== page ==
On a busy street corner in the center of Kitale, Kenya, I met Christine Lukanda, wife, mother of two teens, and owner of a colorful fruit stand. Her tables hold small mountains of mangoes, bananas, oranges, lemons and other locally grown fruits and veggies.
Christine travels into town each morning when it is still dark to buy fresh fruit as it arrives on trucks from surrounding farms in Kenya and neighboring Uganda. She and her one employee spend the next hour setting up tables and artfully displaying her fruits. About sunrise, people start pouring into the city center, and business begins.
As I watched Christine at work, it was clear that she is an accomplished multi-tasker, simultaneously dealing with several customers, giving directions to her employee, negotiating with a supplier—and talking with me. Her day continues until the sun goes down at about six in the evening. In spite of being extremely busy, Christine is enjoying her life, and she exudes a quiet optimism. Things are going well for her and her family.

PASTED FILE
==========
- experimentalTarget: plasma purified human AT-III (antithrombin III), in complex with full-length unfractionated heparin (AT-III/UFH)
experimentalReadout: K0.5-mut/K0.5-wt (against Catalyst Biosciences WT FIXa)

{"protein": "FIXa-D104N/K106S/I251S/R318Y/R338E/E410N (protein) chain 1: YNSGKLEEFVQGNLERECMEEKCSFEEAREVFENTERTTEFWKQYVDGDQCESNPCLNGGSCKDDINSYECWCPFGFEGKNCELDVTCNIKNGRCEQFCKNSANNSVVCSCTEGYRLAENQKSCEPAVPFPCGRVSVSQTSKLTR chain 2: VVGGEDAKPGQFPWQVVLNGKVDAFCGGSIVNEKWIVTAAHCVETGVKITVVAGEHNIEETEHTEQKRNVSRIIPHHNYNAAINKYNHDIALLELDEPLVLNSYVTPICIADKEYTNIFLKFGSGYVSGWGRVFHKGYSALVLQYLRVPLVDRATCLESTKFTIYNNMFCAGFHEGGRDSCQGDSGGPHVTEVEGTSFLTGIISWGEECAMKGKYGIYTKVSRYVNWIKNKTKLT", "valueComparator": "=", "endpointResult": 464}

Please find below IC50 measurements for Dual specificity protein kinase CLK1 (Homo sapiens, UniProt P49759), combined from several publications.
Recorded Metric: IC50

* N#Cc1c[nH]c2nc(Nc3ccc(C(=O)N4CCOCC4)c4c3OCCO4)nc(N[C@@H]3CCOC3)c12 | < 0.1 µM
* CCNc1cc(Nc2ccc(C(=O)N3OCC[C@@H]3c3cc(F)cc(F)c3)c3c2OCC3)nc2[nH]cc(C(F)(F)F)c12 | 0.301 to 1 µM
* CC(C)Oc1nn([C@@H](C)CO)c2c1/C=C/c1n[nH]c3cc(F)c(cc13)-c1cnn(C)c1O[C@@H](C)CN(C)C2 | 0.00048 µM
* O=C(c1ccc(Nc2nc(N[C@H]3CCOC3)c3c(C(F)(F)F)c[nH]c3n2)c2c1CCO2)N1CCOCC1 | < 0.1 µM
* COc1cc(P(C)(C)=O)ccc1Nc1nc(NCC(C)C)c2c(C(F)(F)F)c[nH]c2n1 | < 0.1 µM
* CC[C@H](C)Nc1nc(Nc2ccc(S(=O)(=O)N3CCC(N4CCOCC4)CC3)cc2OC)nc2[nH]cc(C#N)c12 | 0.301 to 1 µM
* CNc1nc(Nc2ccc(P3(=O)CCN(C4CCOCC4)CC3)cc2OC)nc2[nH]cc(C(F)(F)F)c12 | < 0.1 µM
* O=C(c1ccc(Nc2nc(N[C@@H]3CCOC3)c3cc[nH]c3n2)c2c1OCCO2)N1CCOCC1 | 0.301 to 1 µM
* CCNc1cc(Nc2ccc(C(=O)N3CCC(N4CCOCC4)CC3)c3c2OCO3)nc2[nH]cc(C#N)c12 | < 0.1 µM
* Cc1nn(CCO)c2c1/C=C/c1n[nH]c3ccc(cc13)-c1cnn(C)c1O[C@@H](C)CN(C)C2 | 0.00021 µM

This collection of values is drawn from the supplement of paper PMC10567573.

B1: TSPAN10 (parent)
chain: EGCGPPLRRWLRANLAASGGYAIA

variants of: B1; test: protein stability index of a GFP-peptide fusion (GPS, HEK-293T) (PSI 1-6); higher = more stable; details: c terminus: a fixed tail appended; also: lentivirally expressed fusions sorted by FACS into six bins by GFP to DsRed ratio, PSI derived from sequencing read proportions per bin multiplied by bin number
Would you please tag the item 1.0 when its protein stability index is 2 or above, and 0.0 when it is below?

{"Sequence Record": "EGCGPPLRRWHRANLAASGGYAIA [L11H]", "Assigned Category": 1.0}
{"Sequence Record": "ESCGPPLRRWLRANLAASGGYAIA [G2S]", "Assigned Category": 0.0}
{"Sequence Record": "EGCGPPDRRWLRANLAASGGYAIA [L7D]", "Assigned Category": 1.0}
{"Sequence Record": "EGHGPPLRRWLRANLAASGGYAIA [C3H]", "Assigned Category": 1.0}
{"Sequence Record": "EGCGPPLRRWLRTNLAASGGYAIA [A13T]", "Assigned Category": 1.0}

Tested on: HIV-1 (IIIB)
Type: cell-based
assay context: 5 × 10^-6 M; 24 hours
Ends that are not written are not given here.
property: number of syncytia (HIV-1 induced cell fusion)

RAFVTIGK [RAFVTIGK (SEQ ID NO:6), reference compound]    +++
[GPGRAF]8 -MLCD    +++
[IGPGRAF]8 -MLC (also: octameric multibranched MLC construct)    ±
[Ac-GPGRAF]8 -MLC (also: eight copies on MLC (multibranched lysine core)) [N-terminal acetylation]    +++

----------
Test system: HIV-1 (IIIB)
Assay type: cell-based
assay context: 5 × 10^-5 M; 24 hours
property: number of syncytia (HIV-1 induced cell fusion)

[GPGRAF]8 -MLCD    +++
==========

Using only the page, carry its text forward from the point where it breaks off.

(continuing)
Five years ago, however, Christine’s life was much different. Her husband, a farm worker, was injured in an accident at work, and the family suddenly had no source of income. The two children had to drop out of school, as Christine and her husband could no longer afford their school fees. Christine found some work as a farm laborer, but earned only $1 a day. And work was sporadic. Although Christine’s husband recovered from his accident in a year’s time, he was unable to do any hard work or heavy lifting.
Many days there was no money and no food, so the family had to rely on the members of their house church, most of whom were struggling themselves.
In 2010, Christine learned that her pastor had become a Heaven’s Family micro-banker. After working with her to develop a business plan, he gave Christine a $65 micro-loan and helped her open her fruit stand.
Christine’s business proved to be a success. Her strategic location and good business skills were a winning combination, and her family’s desperate situation began to improve dramatically. Christine’s husband was able to help, and her business was so prosperous that she was able to hire an employee.
Christine has since paid off her loan, and her business fully supports her family. Her two children are back in school. There is food on the family table. Because of gifts to the Micro-Loan Fund, Christine has new hope—and a fruitful business that has moved one more family from dependency to self-sufficiency.